England beat Denmark 2-1 AET to reach their first major final since winning the World Cup back in 1966. Many great players & managers have tried and failed to return England to the top of international football. But this current crop feels different. It’s not a team full of superstars that are constantly winning at club level. It’s a team led by a manager who has been through everything with England as a player and is determined to put himself & this team down in history for all the right reasons!
Since England last reached a major final, three Englishman have won the Ballon d’Or. A golden generation of talent, including Rooney, Gerrard, Lampard & Ferdinand, have come and gone without getting further than the quarter-finals in a major tournament. The FA has hired two foreign managers (Sven Goran Eriksen & Fabio Capelo) but continuously came up short on the big stage.
Now they have a manager who has experienced all the tough times as a player with England, having missed the penalty that cost England a place in the final of Euro 96. A squad of players all committed to the same goal. And the advantage of playing in front of their home crowd after over a year of playing behind closed doors.
No dominant leader:
This is not to say there are no leaders on the pitch for England but instead speaks to a level playing field, which has not been since 1966. Outside of the three Manchester City players in the starting lineup, none of the rest of the team have won consistently at club level. So there isn’t your Terry, Rooney & Gerrerard battling to be the alpha on the pitch. Just a tight-knit group that believes in each other and believes what their manager is preaching to them.
The players put egos aside, and the team plays like one. Nobody is better than anybody else. It’s 11 players doing their jobs to the best of their abilities to bring team success. No individual has brought England to this stage, it has been the collective effort of the squad, and that is something we have not seen since 1966.
Manager that has been through it all
Gareth Southgate may have got the England job by pure chance, but he has grabbed the opportunity with both hands after Sam Allardyce resigned following�allegations of malpractice.�The FA made the former u21 boss caretaker manager of the senior team in 2016.
Southgate was named permanent manager after two wins & two draws as interim boss. Penning a four-year deal. The team qualified for the 2018 World Cup in October 2017, and Southgate has not looked back since. After qualifying second from their group in Russia, England overcame Colombia in the round of 16 on penalties. Marking the nation first ever penalty shoot-out victory at a World Cup. They then eased past Sweden in the quarter-finals. Ultimately finishing fourth, after being beaten 2-1 by Croatia in the semi-finals.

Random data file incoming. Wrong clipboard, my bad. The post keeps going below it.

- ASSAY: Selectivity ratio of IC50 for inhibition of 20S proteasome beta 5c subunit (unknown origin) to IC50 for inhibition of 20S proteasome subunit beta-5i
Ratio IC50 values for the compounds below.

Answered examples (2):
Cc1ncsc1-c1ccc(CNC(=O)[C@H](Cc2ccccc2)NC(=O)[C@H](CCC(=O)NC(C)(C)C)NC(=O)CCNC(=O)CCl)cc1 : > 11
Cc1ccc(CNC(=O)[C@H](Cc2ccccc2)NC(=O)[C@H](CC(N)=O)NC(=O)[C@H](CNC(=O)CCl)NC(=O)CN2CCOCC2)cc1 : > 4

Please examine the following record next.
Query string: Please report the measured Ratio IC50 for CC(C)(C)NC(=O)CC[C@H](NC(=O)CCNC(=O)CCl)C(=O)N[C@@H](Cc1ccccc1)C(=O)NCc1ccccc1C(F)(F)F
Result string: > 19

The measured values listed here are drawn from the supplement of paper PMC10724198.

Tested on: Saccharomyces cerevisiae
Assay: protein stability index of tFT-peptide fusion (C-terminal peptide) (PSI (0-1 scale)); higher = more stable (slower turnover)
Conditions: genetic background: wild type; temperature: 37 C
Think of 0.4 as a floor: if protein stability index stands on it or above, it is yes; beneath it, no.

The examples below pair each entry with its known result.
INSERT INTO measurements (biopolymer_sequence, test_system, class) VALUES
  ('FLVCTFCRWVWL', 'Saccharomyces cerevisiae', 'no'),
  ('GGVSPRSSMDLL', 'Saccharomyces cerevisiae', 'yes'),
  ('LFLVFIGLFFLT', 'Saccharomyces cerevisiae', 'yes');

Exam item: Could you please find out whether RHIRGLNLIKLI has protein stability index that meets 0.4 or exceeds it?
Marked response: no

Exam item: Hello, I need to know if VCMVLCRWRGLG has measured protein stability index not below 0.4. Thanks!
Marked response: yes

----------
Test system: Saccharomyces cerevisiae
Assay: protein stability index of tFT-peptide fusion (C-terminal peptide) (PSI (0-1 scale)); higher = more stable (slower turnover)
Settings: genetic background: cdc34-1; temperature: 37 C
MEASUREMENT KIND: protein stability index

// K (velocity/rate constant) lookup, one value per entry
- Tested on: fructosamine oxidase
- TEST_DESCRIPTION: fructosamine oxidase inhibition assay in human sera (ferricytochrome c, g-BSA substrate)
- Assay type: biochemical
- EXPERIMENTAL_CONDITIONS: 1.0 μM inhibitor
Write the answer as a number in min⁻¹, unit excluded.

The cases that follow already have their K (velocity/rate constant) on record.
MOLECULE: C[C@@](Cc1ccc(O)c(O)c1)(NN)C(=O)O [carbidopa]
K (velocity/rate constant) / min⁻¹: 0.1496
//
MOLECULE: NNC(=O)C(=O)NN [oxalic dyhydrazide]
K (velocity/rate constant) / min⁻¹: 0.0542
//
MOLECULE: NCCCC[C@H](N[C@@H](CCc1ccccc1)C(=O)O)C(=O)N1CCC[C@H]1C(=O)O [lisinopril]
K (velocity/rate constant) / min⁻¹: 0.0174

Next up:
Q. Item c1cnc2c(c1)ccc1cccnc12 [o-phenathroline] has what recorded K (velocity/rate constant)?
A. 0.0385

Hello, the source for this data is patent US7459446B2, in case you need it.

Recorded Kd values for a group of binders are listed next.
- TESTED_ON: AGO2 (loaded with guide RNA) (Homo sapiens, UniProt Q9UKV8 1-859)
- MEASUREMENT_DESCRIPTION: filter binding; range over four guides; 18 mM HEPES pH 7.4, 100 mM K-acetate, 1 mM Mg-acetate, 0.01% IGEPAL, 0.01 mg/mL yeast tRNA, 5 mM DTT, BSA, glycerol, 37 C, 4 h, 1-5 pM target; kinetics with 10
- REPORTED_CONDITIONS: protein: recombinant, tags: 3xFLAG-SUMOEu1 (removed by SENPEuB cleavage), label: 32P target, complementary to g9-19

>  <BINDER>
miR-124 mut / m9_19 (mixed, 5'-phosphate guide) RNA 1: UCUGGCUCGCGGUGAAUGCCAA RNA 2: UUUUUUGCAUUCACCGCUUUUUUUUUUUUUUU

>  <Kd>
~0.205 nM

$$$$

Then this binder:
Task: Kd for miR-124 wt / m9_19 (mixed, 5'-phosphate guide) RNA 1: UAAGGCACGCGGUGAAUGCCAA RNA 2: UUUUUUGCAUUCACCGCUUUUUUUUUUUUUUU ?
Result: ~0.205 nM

He went one better in the inaugural Nations League. Guiding England to a third-place finish, and he has stepped on again at Euro 2020 by reaching the final. Southgate has been through some of the most difficult times as a player with England. But he is using his role as manager to redeem himself and make sure this group of players goes down in history!
Many called Southgate’s tactics into question after the World Cup semi-final defeat. So far, at Euro 2020, all tactical decisions have been vindicated. He has said all the right things to the media, and England looks like the best team in the tournament. After going against the norm with the hiring of Sven Goran Eriksen & Fabio Capelo. England has been trying to strike the right chord, and with Gareth Southgate, they have done just that.
England had a home advantage when they won the World Cup back in 1966. And after playing football behind closed doors for over a year, the home support is helping to bring the best out of England.
England has played five of their six games so far at Wembley Stadium. The final will be in Wembley Stadium, and while it brought nerves in 96. Thanks to Covid-19, fan presence has brought nothing but joy to those taking to the pitch at Euro 2020.
Yes, this is one of the most talented squads England has had since 1966; we have thought that many times over the past 50 years. However, there appears to be humbleness within this squad that puts them above the golden generations of the ’90s & 2000s. Gareth Southgate has proven himself to be a top manager in pressure situations. England is turning over a new leaf on Sunday whether they end up victorious or not!